A high school teacher’s fight to create a motivated classroom culture should, in theory, not make great fodder for a film. However, the cast of mostly undiscovered actors and actresses bring authenticity to this film that is astonishing to witness, allowing the audience to relate in a vulnerable way. We watch as they put on their armor to go to school, hang out with their friends, and then follow them home. In glimpses, we understand that at home there are family members to care for and dinners to be making, with little to no time left for homework and studying.

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Again, Stand and Deliver manages to shed light on the very serious issue with education in a lower socioeconomic area- students aren’t just students, they are parents, workers, the source of income in their household, the only care their relatives will receive. How can they be expected to focus on long term solutions to their problems, like a proper education, when short term relief is at their fingertips? Without a balanced understanding of what precious time students have to spend on school, the education system will continue to very seriously fail their under-served population. 

Racism in Education 

The big bad wolf does lurk at every corner in this film- the audience is never sure of when it will make its startling appearance, and the anticipation builds to an excellent crescendo. “No one has the right to accuse me of racism!” A (white) AP proctor roars when he is sent to review the almost perfect scores of James A. Garfield High’s class of AP calculus students. Although, of course, institutional racism is as old as the institution itself, and Jaime Escalante makes the significantly profound statement that if his students had a white-sounding last name and came from Beverly Hills High School, there would be no question of their honesty in the slightest. This is certainly a very serious issue that occurs to this day with the societal racism that has been forced upon the world, impeding every thought one has about a person of color.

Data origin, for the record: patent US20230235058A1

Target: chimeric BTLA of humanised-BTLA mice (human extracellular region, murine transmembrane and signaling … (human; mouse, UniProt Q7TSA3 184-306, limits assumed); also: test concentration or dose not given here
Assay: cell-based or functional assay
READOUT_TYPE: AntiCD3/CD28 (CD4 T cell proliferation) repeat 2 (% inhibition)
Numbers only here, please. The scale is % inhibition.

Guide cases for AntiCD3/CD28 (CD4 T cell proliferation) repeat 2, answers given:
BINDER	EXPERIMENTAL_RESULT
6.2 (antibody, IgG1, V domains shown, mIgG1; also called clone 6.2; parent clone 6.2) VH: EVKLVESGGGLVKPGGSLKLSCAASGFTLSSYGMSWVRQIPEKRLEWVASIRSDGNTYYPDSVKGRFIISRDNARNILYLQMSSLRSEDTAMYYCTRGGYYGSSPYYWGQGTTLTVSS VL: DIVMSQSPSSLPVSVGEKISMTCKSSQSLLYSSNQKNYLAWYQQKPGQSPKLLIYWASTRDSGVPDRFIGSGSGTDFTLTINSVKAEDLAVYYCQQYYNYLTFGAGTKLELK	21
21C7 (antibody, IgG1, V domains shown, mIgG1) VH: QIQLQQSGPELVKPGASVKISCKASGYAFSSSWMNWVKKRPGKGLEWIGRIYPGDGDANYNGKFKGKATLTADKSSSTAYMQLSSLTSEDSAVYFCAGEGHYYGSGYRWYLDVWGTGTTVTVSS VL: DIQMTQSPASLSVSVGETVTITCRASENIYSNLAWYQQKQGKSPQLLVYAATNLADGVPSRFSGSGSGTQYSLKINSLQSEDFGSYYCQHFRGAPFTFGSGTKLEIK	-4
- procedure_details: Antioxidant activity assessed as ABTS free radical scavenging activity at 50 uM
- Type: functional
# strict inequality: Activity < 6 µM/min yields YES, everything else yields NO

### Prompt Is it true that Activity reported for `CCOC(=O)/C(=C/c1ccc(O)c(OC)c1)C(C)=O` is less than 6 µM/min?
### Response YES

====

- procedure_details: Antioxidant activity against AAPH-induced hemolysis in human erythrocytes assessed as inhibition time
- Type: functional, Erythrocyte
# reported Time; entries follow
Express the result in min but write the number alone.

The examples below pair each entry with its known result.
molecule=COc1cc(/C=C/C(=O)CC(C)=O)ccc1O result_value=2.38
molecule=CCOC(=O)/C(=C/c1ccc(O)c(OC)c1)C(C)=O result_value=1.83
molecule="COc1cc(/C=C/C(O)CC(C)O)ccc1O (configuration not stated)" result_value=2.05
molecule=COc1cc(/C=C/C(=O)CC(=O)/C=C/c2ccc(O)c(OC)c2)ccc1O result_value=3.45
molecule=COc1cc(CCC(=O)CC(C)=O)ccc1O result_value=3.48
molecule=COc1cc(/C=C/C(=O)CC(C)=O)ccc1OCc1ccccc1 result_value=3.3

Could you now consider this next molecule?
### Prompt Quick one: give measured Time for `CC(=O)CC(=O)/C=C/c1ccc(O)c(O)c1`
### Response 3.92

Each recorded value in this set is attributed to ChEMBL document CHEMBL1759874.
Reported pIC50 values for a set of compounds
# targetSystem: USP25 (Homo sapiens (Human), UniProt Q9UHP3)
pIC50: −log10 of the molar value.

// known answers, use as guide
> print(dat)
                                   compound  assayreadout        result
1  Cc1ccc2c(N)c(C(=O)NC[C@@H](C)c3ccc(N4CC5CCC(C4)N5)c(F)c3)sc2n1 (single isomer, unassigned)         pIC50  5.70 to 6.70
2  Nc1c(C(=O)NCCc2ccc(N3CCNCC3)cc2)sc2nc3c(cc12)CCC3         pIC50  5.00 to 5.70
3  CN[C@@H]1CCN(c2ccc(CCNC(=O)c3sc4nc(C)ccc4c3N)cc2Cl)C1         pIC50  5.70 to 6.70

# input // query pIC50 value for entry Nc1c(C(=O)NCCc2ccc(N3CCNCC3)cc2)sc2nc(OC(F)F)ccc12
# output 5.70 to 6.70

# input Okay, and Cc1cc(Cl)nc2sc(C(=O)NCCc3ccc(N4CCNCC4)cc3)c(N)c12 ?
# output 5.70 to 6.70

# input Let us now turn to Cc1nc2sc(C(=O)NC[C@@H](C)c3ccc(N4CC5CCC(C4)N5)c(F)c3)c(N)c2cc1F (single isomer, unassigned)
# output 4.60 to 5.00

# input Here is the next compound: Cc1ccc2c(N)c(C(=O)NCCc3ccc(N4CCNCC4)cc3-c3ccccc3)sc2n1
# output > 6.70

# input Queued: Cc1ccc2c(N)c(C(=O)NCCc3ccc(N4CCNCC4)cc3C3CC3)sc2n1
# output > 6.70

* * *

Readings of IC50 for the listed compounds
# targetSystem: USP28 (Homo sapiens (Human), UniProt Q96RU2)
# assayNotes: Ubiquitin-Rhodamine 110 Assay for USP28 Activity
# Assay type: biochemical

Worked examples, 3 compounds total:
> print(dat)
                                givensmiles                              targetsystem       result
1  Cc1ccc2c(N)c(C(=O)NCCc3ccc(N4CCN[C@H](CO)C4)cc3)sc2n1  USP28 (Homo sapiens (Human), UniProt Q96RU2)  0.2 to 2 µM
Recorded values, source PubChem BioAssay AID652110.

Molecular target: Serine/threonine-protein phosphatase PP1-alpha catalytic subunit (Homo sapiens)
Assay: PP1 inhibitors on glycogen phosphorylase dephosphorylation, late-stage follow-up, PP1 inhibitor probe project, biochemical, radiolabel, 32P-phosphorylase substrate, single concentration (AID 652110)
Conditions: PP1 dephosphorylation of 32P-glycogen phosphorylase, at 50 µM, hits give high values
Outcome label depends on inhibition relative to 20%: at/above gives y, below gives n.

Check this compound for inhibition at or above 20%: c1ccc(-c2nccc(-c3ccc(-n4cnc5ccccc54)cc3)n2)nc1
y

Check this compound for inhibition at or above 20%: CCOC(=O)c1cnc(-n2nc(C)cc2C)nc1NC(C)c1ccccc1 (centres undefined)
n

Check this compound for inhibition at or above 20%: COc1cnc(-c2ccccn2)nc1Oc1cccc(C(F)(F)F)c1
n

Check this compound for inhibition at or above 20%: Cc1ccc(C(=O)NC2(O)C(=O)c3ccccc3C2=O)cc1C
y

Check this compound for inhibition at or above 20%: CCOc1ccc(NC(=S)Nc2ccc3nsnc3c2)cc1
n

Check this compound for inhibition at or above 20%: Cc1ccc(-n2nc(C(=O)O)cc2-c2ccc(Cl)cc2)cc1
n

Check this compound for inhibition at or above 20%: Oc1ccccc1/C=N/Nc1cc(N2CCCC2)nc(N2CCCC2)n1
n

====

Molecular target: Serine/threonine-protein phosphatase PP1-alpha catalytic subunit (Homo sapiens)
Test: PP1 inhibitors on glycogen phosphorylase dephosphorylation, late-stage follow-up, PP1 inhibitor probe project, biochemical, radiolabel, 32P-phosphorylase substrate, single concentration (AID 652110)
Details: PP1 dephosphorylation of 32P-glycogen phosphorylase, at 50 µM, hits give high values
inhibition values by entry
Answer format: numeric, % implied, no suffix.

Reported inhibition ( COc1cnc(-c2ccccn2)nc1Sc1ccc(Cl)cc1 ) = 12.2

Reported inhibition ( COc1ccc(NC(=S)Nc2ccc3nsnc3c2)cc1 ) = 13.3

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This is the same instinct that makes the prejudiced white woman clutch her purse when a black man passes by or a prejudiced person assume a housekeeper is Hispanic based on their job title alone. It is a horrible, life-altering prejudice that should not have infiltrated the education system, the one place where students should feel accomplished by effort alone. Yet, like viruses tend to do, this plague settled and began enforcing the idea that only a student who speaks perfect English and can spend six point five hours on homework every night is “smart.” Students that live like the fictional class of James A. Garfield High have never stood a chance. 

The Subtle Beauty of Stand and Deliver

Stand and Deliver is, surprisingly, not a call to action for students everywhere to focus on their studies, but instead a quiet miracle- the simple give and take between a healthy student-teacher relationship, one where everyone learns about themselves in the process. The audience gets to witness intimately raw moments of young life in a struggling area; the heartbreak, the determination, and everything in between. Watching this movie thirty-two years after being released is difficult in a surprising way because it forces the viewer to contemplate why we ever let amazing narratives such as Stand and Deliver pass us by. This powerful film is sure to stay with the viewer long after Jaime Escalante is finished teaching his students about the tremendous power in having ganas, the Spanish word meaning “motivation.” 

By Jordyn McEvoy